Today (well, yesterday, technically, as it is 4 in the AM now) I finished filming Buckeye Jim, the short I'm putting together about a misfit in California. Shooting went well, as usual. Shooting is rarely difficult-- every time I "shoot" something (yes, I use the term loosely because the action is usually just me running around with a camera in my hand (i hate tripods)) it proves to be a major learning experience-- where to put the camera, what light is good, what particular words provoke corresponding reactions, etc etc. This is the only way I can really learn this stuff. It's true, I did learn alot in my production 101 class, but that was limited, and even then I was using the mapquest approach, and beginning to realize that such an approach is faulty. In other words, there is only so far I can stretch by using the instruction manual. You can explain to me how to do something all day long, and I'll probably only get the gist of it unless I can get my hands on the material. Filmmaking is very much like that for me-- it will probably take a long time for me to get good at it, but I understand more and more of it and what needs to be done each time I hit the ON button on my handy pdf150. Same with editing, which I feel like I understand very well now, but still struggle (enjoying every second, mind you) to master.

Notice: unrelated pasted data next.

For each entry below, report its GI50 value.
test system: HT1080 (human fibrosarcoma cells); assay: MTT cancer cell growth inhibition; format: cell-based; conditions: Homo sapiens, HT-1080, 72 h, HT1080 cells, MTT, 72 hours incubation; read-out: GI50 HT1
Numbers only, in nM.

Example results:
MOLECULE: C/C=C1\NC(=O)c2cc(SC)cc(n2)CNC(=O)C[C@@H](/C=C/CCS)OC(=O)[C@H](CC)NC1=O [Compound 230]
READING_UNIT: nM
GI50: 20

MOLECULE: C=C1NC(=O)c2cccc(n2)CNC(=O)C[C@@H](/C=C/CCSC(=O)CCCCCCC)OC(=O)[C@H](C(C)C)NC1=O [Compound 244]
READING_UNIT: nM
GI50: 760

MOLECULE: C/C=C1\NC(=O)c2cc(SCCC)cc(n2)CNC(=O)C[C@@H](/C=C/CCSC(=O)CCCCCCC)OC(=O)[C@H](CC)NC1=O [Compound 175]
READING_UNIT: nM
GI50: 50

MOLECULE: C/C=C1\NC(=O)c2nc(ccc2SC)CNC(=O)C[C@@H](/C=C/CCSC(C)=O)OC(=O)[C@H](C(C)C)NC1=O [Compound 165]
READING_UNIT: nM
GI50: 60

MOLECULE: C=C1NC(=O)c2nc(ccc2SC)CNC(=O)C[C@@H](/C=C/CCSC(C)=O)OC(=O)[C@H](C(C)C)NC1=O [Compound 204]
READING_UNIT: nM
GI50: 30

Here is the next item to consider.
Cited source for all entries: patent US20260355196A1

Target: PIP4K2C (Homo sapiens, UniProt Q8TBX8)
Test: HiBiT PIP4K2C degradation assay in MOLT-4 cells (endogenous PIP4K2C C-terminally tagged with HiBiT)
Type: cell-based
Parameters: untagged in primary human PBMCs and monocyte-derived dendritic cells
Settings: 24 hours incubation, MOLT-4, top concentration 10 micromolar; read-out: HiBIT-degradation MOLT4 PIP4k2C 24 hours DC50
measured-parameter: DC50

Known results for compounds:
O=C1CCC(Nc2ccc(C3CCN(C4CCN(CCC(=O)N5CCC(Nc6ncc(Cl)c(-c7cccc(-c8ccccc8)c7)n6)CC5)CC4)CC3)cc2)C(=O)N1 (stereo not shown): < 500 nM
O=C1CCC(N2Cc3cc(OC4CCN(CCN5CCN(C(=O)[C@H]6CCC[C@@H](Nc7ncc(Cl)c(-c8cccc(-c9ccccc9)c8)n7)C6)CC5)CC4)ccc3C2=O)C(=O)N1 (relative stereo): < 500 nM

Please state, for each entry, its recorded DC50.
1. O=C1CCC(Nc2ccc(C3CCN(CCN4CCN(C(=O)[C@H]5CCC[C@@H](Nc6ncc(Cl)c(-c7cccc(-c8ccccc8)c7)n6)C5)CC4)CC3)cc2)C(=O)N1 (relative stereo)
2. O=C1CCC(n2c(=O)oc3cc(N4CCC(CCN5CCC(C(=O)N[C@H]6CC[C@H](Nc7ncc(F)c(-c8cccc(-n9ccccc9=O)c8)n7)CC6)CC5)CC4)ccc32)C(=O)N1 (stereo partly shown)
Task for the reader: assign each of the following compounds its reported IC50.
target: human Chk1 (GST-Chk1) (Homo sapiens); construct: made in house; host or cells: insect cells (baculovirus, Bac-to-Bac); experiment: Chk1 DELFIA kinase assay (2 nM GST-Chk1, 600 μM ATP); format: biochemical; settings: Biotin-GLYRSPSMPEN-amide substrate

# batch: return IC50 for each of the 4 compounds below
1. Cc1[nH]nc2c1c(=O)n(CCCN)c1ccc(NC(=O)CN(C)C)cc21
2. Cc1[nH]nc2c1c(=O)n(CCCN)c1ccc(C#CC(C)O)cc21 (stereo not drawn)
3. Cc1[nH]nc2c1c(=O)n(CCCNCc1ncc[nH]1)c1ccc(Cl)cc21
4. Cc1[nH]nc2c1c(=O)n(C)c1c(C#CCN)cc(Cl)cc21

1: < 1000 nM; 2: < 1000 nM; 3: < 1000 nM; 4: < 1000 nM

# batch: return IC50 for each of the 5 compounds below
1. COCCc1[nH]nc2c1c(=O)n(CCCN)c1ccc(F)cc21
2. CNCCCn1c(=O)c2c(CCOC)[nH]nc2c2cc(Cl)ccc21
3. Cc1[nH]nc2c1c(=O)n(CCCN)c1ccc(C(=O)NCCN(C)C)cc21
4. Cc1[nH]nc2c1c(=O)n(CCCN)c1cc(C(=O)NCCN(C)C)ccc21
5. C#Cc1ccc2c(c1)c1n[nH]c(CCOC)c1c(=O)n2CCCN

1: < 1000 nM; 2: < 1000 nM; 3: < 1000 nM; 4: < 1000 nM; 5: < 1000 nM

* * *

Anyway, shooting went wonderfully, in a sort of flukey way. I had written out the shots that I wanted, but hadn't planned any locations nor worked out the timing for a single thing. But everything was spotted by chance- the perfect palm tree, intersection, sign, etc. My precious actors just happened to be at the right place at the right time, and things came out that were better than I had hoped. The great thing is that it's almost always gone like this. And if this is the highest level that my "filmmaking" career is going to rise, then that's fine by me. I'll make silly little youtube videos that entertain myself and my friends and their parents for the rest of my time here. Hurrah.